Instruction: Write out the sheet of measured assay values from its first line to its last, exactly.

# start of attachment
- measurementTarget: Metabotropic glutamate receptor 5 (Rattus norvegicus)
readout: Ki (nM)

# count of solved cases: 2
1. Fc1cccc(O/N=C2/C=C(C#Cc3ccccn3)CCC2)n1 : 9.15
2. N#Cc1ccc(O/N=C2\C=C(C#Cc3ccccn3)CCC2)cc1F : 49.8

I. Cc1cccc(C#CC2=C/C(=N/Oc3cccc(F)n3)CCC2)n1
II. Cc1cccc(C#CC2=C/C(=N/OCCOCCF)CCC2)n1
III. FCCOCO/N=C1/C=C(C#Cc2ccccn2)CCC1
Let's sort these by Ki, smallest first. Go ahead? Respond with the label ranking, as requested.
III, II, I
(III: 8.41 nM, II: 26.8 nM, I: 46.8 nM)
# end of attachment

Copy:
- measurementTarget: Metabotropic glutamate receptor 5 (Rattus norvegicus)
readout: Ki (nM)

# count of solved cases: 2
1. Fc1cccc(O/N=C2/C=C(C#Cc3ccccn3)CCC2)n1 : 9.15
2. N#Cc1ccc(O/N=C2\C=C(C#Cc3ccccn3)CCC2)cc1F : 49.8

I. Cc1cccc(C#CC2=C/C(=N/Oc3cccc(F)n3)CCC2)n1
II. Cc1cccc(C#CC2=C/C(=N/OCCOCCF)CCC2)n1
III. FCCOCO/N=C1/C=C(C#Cc2ccccn2)CCC1
Let's sort these by Ki, smallest first. Go ahead? Respond with the label ranking, as requested.
III, II, I
(III: 8.41 nM, II: 26.8 nM, I: 46.8 nM)